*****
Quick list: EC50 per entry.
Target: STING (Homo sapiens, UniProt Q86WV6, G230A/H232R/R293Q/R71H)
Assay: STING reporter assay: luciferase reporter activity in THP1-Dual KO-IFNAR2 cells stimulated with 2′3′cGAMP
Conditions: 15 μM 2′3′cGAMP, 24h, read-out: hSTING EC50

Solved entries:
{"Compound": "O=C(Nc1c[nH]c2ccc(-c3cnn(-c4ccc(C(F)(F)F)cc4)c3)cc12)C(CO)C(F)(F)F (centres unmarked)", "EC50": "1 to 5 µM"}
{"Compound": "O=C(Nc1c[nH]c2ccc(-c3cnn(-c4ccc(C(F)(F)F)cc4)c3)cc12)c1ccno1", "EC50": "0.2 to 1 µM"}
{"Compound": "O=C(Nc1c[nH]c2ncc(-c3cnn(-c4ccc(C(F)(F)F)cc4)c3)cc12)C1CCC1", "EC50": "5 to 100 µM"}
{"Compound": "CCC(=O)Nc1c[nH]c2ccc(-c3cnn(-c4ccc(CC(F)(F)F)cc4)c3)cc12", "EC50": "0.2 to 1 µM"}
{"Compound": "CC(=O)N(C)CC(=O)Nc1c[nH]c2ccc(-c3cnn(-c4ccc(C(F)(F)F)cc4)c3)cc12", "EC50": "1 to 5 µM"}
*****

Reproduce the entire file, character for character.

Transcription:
Quick list: EC50 per entry.
Target: STING (Homo sapiens, UniProt Q86WV6, G230A/H232R/R293Q/R71H)
Assay: STING reporter assay: luciferase reporter activity in THP1-Dual KO-IFNAR2 cells stimulated with 2′3′cGAMP
Conditions: 15 μM 2′3′cGAMP, 24h, read-out: hSTING EC50

Solved entries:
{"Compound": "O=C(Nc1c[nH]c2ccc(-c3cnn(-c4ccc(C(F)(F)F)cc4)c3)cc12)C(CO)C(F)(F)F (centres unmarked)", "EC50": "1 to 5 µM"}
{"Compound": "O=C(Nc1c[nH]c2ccc(-c3cnn(-c4ccc(C(F)(F)F)cc4)c3)cc12)c1ccno1", "EC50": "0.2 to 1 µM"}
{"Compound": "O=C(Nc1c[nH]c2ncc(-c3cnn(-c4ccc(C(F)(F)F)cc4)c3)cc12)C1CCC1", "EC50": "5 to 100 µM"}
{"Compound": "CCC(=O)Nc1c[nH]c2ccc(-c3cnn(-c4ccc(CC(F)(F)F)cc4)c3)cc12", "EC50": "0.2 to 1 µM"}
{"Compound": "CC(=O)N(C)CC(=O)Nc1c[nH]c2ccc(-c3cnn(-c4ccc(C(F)(F)F)cc4)c3)cc12", "EC50": "1 to 5 µM"}